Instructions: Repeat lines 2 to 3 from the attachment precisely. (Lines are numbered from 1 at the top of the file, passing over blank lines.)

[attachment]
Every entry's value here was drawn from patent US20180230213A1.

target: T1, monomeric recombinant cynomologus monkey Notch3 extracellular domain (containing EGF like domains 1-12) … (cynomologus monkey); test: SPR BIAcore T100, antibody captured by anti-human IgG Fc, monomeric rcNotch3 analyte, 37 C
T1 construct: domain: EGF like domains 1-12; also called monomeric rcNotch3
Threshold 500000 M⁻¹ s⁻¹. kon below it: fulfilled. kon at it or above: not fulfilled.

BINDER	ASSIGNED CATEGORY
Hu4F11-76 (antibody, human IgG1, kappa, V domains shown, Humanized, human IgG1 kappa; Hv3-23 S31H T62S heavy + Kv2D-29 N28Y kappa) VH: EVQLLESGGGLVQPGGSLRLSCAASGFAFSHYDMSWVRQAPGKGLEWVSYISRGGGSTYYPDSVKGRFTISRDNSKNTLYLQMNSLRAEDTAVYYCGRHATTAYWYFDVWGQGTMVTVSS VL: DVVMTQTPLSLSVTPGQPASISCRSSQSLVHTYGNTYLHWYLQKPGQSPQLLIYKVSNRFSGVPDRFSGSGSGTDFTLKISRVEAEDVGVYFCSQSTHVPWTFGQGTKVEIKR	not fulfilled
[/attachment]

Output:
target: T1, monomeric recombinant cynomologus monkey Notch3 extracellular domain (containing EGF like domains 1-12) … (cynomologus monkey); test: SPR BIAcore T100, antibody captured by anti-human IgG Fc, monomeric rcNotch3 analyte, 37 C
T1 construct: domain: EGF like domains 1-12; also called monomeric rcNotch3